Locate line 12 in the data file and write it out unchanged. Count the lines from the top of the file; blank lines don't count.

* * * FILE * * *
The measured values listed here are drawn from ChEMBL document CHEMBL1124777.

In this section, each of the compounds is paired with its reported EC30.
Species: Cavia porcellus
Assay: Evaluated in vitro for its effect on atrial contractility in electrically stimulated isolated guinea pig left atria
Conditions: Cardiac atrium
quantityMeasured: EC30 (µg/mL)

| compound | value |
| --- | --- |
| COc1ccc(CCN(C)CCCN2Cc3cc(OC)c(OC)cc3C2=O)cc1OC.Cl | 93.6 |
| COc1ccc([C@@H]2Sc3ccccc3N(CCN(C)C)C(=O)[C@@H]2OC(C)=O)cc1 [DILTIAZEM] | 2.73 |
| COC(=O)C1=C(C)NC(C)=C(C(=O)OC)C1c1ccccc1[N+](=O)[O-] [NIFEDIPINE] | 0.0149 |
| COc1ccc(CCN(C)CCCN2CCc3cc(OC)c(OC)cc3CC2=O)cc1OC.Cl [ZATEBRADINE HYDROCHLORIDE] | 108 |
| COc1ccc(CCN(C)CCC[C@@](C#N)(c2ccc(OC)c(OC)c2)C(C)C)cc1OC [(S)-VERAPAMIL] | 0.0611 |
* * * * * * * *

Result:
| COc1ccc(CCN(C)CCCN2CCc3cc(OC)c(OC)cc3CC2=O)cc1OC.Cl [ZATEBRADINE HYDROCHLORIDE] | 108 |